Big Breaths In at the Bedside: Bedside Spirometry

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Stephen Biehl
Stephen Biehl
Respiratory therapist specializing in lung health investigations. If not I’m the unit, find me in the PFT lab, bronch suite, rehab, or taking the stairs.

The Pre-brief

As of 2018, chronic obstructive pulmonary disease (COPD) was the fourth leading cause of death throughout the United States. It affects nearly 6.5% of Americans. Readmission rates in 30 days were about 23%. And the treatment for COPD accounted for almost 50 billion dollars in the USA.

Diagnosis

To diagnose COPD, a person must perform spirometry, according to the Global Initiative for Chronic Lung Disease (GOLD). This is where a new problem lies.  When looking at data from the VA, 826 patients discharged from the hospital were diagnosed with COPD, yet only 56% had ever shown evidence of obstruction on spirometry. A different review of data reported by Loh et al. showed that of patients who developed symptoms of COPD, only 1/3 were tested with spirometry. This is confirmed by other data reported by the NHLBI showing that COPD was only confirmed in 30% of these patients with spirometry testing. 

According to GOLD, spirometry should be performed 12-16 weeks after discharge. This allows the patient to be back to baseline, preventing skewed numbers and allowing for a proper test. But the baseline can vary from day to day for these patients, and their best efforts might not be different from where they were when they were in the hospital. This leads us to ask why not perform the testing while the patient is in the hospital?

The easiest and quickest way to perform spirometry in the hospital would be with a bedside spirometer. This has often been used for pre-operative testing while also looking at neurological conditions. While it was felt not to be as accurate, it does allow for greater ease of accessing patients who are felt to be suffering from an acute exacerbation of COPD (AECOPD). As more data becomes available, it becomes clear that this may be a good option.

In a study out of Wake Forest, patients were tested during their hospital admission when it was felt that they were no longer in distress (on average two days post-admission) and tested four weeks after discharge. Patients were required to exhale for at least six seconds for an acceptable maneuver and needed to reproduce that maneuver a second time to be included. They tested 144 patients for obstruction, using an FEV1/VC < 70% as the marker for obstruction. Of the patients, 94.4% were found to have an obstruction on outpatient testing. 82.6% of the patients showed an obstruction on both outpatient and inpatient testing. Fifteen patients displayed a restriction on inpatient testing, with 7 of those now displaying an obstruction on outpatient testing.   

Another study out of New Zealand found similar results. They tested 49 patients at discharge and one month later. They found that 41 patients had COPD at discharge based on spirometry and 39 at one month post-discharge. They concluded that testing done at discharge was as accurate as testing performed one month after discharge.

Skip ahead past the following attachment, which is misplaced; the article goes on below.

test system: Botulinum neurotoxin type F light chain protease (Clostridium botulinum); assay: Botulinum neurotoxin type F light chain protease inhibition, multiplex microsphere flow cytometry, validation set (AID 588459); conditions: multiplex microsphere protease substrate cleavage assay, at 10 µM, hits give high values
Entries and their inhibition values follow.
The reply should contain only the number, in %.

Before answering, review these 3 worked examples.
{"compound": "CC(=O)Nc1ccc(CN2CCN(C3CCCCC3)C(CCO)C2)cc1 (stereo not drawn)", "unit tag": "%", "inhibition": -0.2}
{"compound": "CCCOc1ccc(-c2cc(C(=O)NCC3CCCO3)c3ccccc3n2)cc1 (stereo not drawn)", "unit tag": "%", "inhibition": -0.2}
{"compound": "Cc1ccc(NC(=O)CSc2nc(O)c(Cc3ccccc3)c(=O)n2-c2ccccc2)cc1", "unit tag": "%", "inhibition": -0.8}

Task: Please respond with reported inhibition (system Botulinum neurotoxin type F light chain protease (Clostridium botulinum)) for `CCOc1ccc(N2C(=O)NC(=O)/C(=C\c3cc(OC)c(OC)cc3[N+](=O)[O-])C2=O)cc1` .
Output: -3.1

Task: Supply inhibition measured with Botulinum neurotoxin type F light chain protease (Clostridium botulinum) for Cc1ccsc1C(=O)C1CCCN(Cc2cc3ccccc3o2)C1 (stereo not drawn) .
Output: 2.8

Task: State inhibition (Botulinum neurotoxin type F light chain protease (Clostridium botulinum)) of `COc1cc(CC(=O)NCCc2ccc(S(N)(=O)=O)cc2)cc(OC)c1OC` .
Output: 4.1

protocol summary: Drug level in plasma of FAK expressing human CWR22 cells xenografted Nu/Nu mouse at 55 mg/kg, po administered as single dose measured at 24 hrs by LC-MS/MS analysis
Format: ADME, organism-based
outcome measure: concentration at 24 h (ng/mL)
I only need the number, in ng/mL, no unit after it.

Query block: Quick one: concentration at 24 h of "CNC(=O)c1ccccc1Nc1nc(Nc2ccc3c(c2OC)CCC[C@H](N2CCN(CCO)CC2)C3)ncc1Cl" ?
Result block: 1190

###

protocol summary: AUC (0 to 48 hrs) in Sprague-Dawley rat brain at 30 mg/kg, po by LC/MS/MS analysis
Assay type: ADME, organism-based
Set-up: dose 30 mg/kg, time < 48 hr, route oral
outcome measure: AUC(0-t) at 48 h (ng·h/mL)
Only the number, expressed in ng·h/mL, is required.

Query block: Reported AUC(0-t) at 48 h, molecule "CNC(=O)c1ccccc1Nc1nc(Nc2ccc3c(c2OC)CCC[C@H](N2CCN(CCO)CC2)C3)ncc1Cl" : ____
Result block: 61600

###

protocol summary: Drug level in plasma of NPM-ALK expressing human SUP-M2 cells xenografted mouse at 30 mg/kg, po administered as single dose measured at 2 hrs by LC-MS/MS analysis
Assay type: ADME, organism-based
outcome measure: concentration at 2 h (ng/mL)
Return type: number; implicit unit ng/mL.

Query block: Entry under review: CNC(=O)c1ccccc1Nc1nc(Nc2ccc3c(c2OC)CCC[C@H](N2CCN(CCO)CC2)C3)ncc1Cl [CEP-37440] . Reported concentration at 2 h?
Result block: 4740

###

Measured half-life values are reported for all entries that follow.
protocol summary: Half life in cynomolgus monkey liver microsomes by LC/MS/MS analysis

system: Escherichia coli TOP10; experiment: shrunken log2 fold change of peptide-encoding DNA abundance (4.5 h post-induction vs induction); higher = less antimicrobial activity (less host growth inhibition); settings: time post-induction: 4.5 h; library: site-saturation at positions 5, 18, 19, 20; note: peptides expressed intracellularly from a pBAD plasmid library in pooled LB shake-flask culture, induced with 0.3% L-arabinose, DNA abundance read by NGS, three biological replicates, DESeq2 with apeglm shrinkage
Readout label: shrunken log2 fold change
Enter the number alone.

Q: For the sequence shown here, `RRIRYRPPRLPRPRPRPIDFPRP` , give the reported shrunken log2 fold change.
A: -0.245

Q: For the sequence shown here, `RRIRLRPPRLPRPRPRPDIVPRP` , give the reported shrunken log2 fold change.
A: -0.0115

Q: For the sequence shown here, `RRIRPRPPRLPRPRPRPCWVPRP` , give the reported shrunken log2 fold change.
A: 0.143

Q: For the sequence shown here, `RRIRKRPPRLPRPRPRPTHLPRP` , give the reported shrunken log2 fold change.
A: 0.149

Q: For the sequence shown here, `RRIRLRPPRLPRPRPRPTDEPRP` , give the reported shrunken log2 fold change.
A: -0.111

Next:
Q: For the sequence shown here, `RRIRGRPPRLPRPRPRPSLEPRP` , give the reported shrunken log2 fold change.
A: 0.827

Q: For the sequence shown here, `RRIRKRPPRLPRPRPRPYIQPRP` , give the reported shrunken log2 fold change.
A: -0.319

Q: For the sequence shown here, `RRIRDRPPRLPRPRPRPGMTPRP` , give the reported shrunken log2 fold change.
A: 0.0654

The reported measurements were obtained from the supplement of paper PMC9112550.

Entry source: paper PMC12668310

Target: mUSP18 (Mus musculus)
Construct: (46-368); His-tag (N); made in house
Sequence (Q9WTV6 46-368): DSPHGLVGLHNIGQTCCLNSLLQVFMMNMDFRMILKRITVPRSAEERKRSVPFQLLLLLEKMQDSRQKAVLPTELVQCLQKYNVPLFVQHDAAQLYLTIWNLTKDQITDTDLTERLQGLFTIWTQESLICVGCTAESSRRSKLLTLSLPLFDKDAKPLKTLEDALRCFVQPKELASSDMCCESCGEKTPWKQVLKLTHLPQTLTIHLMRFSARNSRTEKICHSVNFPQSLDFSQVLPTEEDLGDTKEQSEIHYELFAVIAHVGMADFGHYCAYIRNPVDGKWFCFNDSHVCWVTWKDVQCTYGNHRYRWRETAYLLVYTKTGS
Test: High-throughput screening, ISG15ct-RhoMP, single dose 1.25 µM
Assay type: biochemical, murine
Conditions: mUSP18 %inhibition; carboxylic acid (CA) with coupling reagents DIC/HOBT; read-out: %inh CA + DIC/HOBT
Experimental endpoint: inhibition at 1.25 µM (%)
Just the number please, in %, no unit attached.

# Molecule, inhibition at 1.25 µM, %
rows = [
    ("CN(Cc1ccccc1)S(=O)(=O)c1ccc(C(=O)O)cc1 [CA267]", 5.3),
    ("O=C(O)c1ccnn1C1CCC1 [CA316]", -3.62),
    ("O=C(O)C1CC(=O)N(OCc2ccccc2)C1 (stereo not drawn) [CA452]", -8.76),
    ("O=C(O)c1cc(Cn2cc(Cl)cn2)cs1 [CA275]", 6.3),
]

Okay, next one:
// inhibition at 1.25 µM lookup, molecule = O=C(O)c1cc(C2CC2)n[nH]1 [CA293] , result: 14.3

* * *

As the need for spirometry in diagnosing COPD is vital, and patients lack testing once being discharged from the hospital, we must find a way to correct this. Bedside spirometry offers this opportunity and has been shown in limited studies to be nearly as effective at obtaining adequate results. And while a patient recovering from an AECOPD may not give the greatest results, the results that are provided can further lead to whether more testing should be pursued as well as guide clinicians to proper treatments while in the hospital. And with more studies evaluating the results of bedside spirometry to outpatient spirometry, a greater push for bedside spirometry would be the best action for the patient.

The Debrief

  • Bedside spirometry vs. outpatient spirometry has shown limited differences in results, leading to the possibility of accurately diagnosing patients with COPD while inpatient
  • Easier accessibility to spirometry testing will provide quicker and more appropriate treatment for patients
  • Bedside spirometry results can help identify patients who should undergo further outpatient pulmonary function testing while helping to prevent others from unnecessary testing.

References

  1. Rea, H., Kenealy, T., Adair, J., Robinson, E., & Sheridan, N. (2011, October 14). Spirometry for patients in hospital and one month after admission with an acute exacerbation of COPD. PubMed Central (PMC). https://www.ncbi.nlm.nih.gov/pmc/articles/PMC3206769/
  2. Loh, C. H., Genese, F. A., Kannan, K. K., Lovings, T. M., Peters, S. P., & Ohar, J. A. (2017, December 15). Spirometry in Hospitalized Patients with Acute Exacerbation of COPD Accurately Predicts Post Discharge Airflow Obstruction. Journal.Copdfoundation.Org. https://journal.copdfoundation.org/jcopdf/id/1187/Spirometry-in-Hospitalized-Patients-with-Acute-Exacerbation-of-COPD-Accurately-Predicts-Post-Discharge-Airflow-Obstruction
  3. Hess, M. (2020, November 18). Discussing routine inpatient spirometry testing. NDD Medical Technologies. https://nddmed.com/blog/discussing-routine-inpatient-bedside-spirometry-testing#footnote_6
  4. Kong, C. W., & Wilkinson, T. M. A. (2020, April 1). Predicting and preventing hospital readmission for exacerbations of COPD. European Respiratory Society. https://openres.ersjournals.com/content/6/2/00325-2019#ref-2

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